IN CALIFORNIA, SOME SCHOOLS REOPEN FOR VULNERALBE STUDENTS
EDUTOPIA by Nora Fleming
A fold-out table now blocks the entrance to Marin County’s Community School, where a staff member in a face mask stands, poised with an infrared thermometer and a container of Clorox wipes. As students arrive, she scans each child’s forehead to make sure their temperature reads no higher than 100.4, then asks four questions about their health.
“Do you or anyone you live with have close contact with anyone with a prolonged cough, fever, flu-like symptoms, or with anyone who has been diagnosed with Covid-19 within the last 14 days?” she begins. Once the health and safety i’s are dotted and t’s are crossed, the student enters the building and heads to class... - - - Candice Aguirre, a science teacher at Marin’s Community School, reports the same enthusiasm from her returning students, many of whom were upset that the school closed and struggled to fully engage with virtual learning. The school serves secondary school students who did not thrive in more traditional schools and greatly rely on the in-person connections with teachers and peers to motivate them, she said.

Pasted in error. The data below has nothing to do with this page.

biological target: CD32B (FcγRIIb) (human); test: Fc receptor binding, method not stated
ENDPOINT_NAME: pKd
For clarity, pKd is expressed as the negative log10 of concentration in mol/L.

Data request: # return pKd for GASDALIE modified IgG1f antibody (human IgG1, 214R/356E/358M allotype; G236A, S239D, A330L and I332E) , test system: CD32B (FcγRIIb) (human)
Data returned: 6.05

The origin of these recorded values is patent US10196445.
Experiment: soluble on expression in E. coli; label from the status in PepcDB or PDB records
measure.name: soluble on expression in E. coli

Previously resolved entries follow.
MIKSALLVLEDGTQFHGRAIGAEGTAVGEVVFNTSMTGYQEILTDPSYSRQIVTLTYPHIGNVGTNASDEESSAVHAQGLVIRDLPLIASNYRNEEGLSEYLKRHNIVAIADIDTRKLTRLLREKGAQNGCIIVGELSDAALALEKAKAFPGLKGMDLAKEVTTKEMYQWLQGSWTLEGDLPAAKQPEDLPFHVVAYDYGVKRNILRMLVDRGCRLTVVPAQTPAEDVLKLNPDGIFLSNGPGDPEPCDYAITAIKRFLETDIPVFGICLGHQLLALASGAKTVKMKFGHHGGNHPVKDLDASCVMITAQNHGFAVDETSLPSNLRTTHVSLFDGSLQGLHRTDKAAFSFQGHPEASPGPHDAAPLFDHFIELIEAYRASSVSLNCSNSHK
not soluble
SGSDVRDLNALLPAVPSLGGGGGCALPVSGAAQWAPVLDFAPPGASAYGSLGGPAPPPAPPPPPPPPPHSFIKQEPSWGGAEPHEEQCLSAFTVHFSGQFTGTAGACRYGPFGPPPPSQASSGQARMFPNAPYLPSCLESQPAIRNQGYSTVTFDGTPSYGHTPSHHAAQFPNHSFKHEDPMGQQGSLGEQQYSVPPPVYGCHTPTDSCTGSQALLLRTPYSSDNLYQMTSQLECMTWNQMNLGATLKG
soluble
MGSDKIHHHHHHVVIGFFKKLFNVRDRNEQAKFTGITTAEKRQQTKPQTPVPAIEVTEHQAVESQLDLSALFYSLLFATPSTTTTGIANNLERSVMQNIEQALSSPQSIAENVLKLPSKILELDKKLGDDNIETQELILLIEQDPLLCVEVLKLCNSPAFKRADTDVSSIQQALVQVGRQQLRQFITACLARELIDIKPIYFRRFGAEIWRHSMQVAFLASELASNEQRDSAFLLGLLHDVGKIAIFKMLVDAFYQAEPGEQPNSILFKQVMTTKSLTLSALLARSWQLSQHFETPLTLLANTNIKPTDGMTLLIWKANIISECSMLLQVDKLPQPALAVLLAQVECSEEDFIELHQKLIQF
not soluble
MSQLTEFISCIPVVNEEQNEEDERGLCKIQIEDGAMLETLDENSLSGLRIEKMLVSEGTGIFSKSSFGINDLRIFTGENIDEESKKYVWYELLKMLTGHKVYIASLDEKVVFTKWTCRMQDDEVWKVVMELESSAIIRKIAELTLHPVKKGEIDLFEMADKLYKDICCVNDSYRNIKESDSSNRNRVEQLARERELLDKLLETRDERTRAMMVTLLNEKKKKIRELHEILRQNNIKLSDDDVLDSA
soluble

While the first day back “was a bit awkward at first,” staying six feet apart and wearing masks, everyone seems to be adjusting, said Aguirre, who feels the hardest part will be the lack of human contact—the high fives, the hugs—that played an important role at her school before Covid-19. She predicts that the fall will have a similar blend of virtual and in-person learning like the school is doing now: Each grade, seventh through 12th, attends school on a specific day; on other days, they learn from home.